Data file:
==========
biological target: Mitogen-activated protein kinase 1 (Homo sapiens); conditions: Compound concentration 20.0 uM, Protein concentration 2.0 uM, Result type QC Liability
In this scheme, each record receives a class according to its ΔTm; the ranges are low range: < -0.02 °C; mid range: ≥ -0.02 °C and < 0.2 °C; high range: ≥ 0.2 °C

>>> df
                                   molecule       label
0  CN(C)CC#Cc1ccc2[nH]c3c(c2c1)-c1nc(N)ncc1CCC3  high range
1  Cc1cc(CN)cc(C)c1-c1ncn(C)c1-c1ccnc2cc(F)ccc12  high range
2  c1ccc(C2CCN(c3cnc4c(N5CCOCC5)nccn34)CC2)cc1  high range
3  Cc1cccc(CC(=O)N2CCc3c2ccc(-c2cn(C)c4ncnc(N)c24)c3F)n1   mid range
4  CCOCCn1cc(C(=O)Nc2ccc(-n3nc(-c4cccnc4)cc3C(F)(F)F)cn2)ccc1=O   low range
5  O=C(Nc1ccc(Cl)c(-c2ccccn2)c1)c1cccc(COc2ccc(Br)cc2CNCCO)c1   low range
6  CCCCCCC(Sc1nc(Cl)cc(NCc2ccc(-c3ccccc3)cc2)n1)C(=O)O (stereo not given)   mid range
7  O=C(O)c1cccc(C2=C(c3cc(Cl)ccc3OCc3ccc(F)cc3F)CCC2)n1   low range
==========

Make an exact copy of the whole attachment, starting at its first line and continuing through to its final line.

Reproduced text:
biological target: Mitogen-activated protein kinase 1 (Homo sapiens); conditions: Compound concentration 20.0 uM, Protein concentration 2.0 uM, Result type QC Liability
In this scheme, each record receives a class according to its ΔTm; the ranges are low range: < -0.02 °C; mid range: ≥ -0.02 °C and < 0.2 °C; high range: ≥ 0.2 °C

>>> df
                                   molecule       label
0  CN(C)CC#Cc1ccc2[nH]c3c(c2c1)-c1nc(N)ncc1CCC3  high range
1  Cc1cc(CN)cc(C)c1-c1ncn(C)c1-c1ccnc2cc(F)ccc12  high range
2  c1ccc(C2CCN(c3cnc4c(N5CCOCC5)nccn34)CC2)cc1  high range
3  Cc1cccc(CC(=O)N2CCc3c2ccc(-c2cn(C)c4ncnc(N)c24)c3F)n1   mid range
4  CCOCCn1cc(C(=O)Nc2ccc(-n3nc(-c4cccnc4)cc3C(F)(F)F)cn2)ccc1=O   low range
5  O=C(Nc1ccc(Cl)c(-c2ccccn2)c1)c1cccc(COc2ccc(Br)cc2CNCCO)c1   low range
6  CCCCCCC(Sc1nc(Cl)cc(NCc2ccc(-c3ccccc3)cc2)n1)C(=O)O (stereo not given)   mid range
7  O=C(O)c1cccc(C2=C(c3cc(Cl)ccc3OCc3ccc(F)cc3F)CCC2)n1   low range